Adds NRCS area engineer Paul Rodrigue, “Most conservation in the Delta simply comes down to preventing runoff. In that regard, these tail-water recovery systems are a win-win-win situation – they address both water quality and water conservation, and they help reduce hypoxia, making sure those nutrients aren’t ending up in the Gulf.”

3. Expanding Irrigation

According to Charlotte Bird of the Mississippi DEQ Surface Water Division, prior to the 1970s irrigation was extremely limited in the Delta. Then, in 1979, an increase in rice production, to the tune of 340,000 acres in Mississippi alone, dramatically changed that. As anyone with knowledge of rice production can tell you, rice requires water, and lots of it. Factor in the variability of the regions rainfall, half of which falls during the months of December and January, when no crops are in the ground, and one gets the picture of just how important irrigation best practices are to sustainable agriculture in the region. Today, estimates peg the percentage of the Delta’s 3 million acres at 80% irrigated, and the increase in water supply has allowed many in the region to switch from cotton to corn, increasing profit margins. “We cannot grow corn in the Delta without irrigation with the variability of our rains,” says Bird.

Travis Satterfield, a producer from nearby Benoit, MS, agrees. “We as producers have come to depend on irrigation in the Delta, so it is very important to continue expanding this practice,” he said. “Conservation is key when it comes to water use here.”

4. Restoration of Coastal Ecosystems

During the third and final stop on the tour, attendees perused one of the more unique farming operations in Williams Farm, a progressive, research-friendly farm where “soybeans, corn and cotton production co-exist with white-tail deer, bobwhite quail and native waterfowl.” At Williams, 48% of the land acres produce row crops while 30% support hardwood reforestation. Herbaceous wetlands, conservation buffers, forest and herbaceous drains make up the balance.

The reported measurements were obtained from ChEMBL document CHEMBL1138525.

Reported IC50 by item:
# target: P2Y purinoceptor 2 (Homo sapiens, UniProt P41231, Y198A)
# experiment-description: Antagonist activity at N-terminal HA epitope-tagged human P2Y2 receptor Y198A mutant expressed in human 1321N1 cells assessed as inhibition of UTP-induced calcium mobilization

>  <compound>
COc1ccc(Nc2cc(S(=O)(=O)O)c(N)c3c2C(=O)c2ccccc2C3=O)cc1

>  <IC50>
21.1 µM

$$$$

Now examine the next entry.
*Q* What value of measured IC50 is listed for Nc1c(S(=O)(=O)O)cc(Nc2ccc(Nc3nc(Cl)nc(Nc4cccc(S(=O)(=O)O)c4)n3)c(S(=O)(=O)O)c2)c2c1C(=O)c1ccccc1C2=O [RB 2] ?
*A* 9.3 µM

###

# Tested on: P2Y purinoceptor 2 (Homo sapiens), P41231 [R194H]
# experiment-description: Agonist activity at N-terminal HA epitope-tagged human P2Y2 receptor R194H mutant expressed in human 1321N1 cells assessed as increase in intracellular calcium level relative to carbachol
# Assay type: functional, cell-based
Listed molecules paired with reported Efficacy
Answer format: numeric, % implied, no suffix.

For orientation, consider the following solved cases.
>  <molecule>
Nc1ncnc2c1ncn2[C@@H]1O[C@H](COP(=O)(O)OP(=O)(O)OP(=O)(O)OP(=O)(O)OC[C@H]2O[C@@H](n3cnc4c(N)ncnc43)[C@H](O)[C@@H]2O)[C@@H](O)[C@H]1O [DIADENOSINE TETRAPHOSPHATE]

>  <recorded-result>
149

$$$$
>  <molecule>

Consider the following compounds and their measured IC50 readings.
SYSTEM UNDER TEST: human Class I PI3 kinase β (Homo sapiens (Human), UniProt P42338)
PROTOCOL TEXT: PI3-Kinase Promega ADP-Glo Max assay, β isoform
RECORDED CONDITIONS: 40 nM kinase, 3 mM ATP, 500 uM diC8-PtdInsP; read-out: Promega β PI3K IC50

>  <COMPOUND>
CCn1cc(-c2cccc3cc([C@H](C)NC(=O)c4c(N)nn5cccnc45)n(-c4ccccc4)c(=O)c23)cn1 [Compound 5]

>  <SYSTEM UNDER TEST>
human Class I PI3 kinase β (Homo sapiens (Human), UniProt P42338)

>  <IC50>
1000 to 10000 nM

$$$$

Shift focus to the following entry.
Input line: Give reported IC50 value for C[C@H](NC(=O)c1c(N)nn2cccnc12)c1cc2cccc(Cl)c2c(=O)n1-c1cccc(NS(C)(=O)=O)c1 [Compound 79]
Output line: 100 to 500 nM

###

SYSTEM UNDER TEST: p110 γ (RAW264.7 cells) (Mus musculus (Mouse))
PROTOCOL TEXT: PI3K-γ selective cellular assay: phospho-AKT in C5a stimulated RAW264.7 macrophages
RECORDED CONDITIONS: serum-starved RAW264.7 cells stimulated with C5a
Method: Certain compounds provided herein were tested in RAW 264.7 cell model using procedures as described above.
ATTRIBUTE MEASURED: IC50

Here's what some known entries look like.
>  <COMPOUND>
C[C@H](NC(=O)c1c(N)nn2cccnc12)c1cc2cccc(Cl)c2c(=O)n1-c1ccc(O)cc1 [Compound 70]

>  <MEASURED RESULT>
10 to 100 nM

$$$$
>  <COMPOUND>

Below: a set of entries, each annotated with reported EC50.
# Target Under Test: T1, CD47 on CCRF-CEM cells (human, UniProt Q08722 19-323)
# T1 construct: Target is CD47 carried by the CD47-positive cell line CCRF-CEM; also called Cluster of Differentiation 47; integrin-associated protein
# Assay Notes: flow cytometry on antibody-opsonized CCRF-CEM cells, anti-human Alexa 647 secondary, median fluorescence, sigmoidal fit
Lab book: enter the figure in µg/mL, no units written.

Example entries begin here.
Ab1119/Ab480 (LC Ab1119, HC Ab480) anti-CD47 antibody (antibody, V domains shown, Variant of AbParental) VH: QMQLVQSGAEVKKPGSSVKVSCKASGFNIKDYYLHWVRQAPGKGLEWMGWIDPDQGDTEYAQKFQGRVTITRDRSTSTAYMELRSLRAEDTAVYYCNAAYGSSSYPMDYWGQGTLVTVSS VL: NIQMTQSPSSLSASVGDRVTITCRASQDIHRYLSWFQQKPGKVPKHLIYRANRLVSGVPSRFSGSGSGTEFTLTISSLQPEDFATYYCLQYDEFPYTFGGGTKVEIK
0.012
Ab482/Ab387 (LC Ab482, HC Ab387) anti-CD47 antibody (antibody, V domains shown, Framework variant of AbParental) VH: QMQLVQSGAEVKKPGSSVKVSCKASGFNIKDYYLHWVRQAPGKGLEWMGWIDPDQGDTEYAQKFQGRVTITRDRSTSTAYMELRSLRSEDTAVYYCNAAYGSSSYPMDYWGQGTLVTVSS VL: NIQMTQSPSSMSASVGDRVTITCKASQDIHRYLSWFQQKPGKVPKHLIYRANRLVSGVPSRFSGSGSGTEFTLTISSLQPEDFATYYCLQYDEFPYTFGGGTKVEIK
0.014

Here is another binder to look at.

John Gruchy, coordinator of the Private Lands Habitat Program within the Mississippi Department of Wildlife, Fisheries and Parks (MDWFP), consulted with owner Trey Cooke, who also serves as executive director of the Delta Farmers Advocating Resource Management (Delta F.A.R.M.), creating and implementing wildlife conservation strategies that provide multiple benefits. For example, the many native warm season grass buffers installed between fields provide a habitat for both game and non-game species, such as pollinators, and they also have shown use in biofuel production as well as water quality improvement.

“With 50% of North American birds passing through the Mississippi Alluvial Valley yearly, and 70% off all North American Mallard, we’ve got to make sure there are suitable habitats for wildlife,” says Gruchy.

Now, the Delta ranks 12th nationwide in Conservation Reserve Program Acres and 1st in the country in forest and buffer acres. But it’s not just aviary animals that producers are interested in.

“The Mississippi Delta at one time was the premier habitat for black bear,” informs Gruchy. “When Teddy Roosevelt wanted to shoot a bear back in 1902, he came to the Mississippi Delta to do it.”

According to the MDWFP, there is evidence that black bear populations are slowly increasing in Mississippi, and recent efforts by the group, alongside Farm Bill programs like the Wetlands Reserve Incentive Program, have been a catalyst. In March 2012, a Mississippi NRCS report estimated the state’s black bear populations at 120 bears, an increase of over 50% from a 2006 count, a sign that Delta growers are successfully stewarding their lands as these discerning species return to their native habitats.

5. Continued Collaboration